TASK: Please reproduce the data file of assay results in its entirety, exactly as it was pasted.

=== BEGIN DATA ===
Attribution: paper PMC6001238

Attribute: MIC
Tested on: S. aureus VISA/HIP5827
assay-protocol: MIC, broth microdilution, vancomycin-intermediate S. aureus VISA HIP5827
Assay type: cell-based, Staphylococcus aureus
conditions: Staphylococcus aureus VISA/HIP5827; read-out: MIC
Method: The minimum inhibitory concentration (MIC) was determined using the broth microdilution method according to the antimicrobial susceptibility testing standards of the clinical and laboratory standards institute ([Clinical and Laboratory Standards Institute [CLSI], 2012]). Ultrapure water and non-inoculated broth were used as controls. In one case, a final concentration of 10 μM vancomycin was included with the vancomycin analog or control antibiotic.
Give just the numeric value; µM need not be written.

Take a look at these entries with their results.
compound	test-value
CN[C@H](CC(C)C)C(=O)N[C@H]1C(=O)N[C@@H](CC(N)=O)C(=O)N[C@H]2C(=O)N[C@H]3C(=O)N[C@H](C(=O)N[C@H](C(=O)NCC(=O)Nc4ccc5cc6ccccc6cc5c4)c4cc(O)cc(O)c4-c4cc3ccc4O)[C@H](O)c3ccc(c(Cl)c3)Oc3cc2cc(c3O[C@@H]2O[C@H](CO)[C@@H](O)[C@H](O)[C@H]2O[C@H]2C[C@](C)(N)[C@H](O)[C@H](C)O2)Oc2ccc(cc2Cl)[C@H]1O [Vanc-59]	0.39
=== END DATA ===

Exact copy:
Attribution: paper PMC6001238

Attribute: MIC
Tested on: S. aureus VISA/HIP5827
assay-protocol: MIC, broth microdilution, vancomycin-intermediate S. aureus VISA HIP5827
Assay type: cell-based, Staphylococcus aureus
conditions: Staphylococcus aureus VISA/HIP5827; read-out: MIC
Method: The minimum inhibitory concentration (MIC) was determined using the broth microdilution method according to the antimicrobial susceptibility testing standards of the clinical and laboratory standards institute ([Clinical and Laboratory Standards Institute [CLSI], 2012]). Ultrapure water and non-inoculated broth were used as controls. In one case, a final concentration of 10 μM vancomycin was included with the vancomycin analog or control antibiotic.
Give just the numeric value; µM need not be written.

Take a look at these entries with their results.
compound	test-value
CN[C@H](CC(C)C)C(=O)N[C@H]1C(=O)N[C@@H](CC(N)=O)C(=O)N[C@H]2C(=O)N[C@H]3C(=O)N[C@H](C(=O)N[C@H](C(=O)NCC(=O)Nc4ccc5cc6ccccc6cc5c4)c4cc(O)cc(O)c4-c4cc3ccc4O)[C@H](O)c3ccc(c(Cl)c3)Oc3cc2cc(c3O[C@@H]2O[C@H](CO)[C@@H](O)[C@H](O)[C@H]2O[C@H]2C[C@](C)(N)[C@H](O)[C@H](C)O2)Oc2ccc(cc2Cl)[C@H]1O [Vanc-59]	0.39